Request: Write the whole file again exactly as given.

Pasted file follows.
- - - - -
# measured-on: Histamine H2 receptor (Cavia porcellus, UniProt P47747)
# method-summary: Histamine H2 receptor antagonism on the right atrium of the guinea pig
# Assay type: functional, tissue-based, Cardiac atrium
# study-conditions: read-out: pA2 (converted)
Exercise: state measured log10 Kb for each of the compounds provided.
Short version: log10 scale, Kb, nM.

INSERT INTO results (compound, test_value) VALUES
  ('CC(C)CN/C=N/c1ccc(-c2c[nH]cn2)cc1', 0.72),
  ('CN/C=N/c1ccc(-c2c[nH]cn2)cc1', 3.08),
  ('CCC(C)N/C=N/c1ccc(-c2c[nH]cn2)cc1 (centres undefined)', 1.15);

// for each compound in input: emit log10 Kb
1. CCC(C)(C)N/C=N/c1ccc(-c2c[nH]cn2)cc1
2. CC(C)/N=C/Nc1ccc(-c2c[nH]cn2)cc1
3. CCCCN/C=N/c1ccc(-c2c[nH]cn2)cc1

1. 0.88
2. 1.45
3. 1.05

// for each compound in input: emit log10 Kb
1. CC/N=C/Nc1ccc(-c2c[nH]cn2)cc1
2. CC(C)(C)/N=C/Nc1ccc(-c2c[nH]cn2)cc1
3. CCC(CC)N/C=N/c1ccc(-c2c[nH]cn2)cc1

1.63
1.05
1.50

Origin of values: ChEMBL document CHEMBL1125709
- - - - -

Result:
# measured-on: Histamine H2 receptor (Cavia porcellus, UniProt P47747)
# method-summary: Histamine H2 receptor antagonism on the right atrium of the guinea pig
# Assay type: functional, tissue-based, Cardiac atrium
# study-conditions: read-out: pA2 (converted)
Exercise: state measured log10 Kb for each of the compounds provided.
Short version: log10 scale, Kb, nM.

INSERT INTO results (compound, test_value) VALUES
  ('CC(C)CN/C=N/c1ccc(-c2c[nH]cn2)cc1', 0.72),
  ('CN/C=N/c1ccc(-c2c[nH]cn2)cc1', 3.08),
  ('CCC(C)N/C=N/c1ccc(-c2c[nH]cn2)cc1 (centres undefined)', 1.15);

// for each compound in input: emit log10 Kb
1. CCC(C)(C)N/C=N/c1ccc(-c2c[nH]cn2)cc1
2. CC(C)/N=C/Nc1ccc(-c2c[nH]cn2)cc1
3. CCCCN/C=N/c1ccc(-c2c[nH]cn2)cc1

1. 0.88
2. 1.45
3. 1.05

// for each compound in input: emit log10 Kb
1. CC/N=C/Nc1ccc(-c2c[nH]cn2)cc1
2. CC(C)(C)/N=C/Nc1ccc(-c2c[nH]cn2)cc1
3. CCC(CC)N/C=N/c1ccc(-c2c[nH]cn2)cc1

1.63
1.05
1.50

Origin of values: ChEMBL document CHEMBL1125709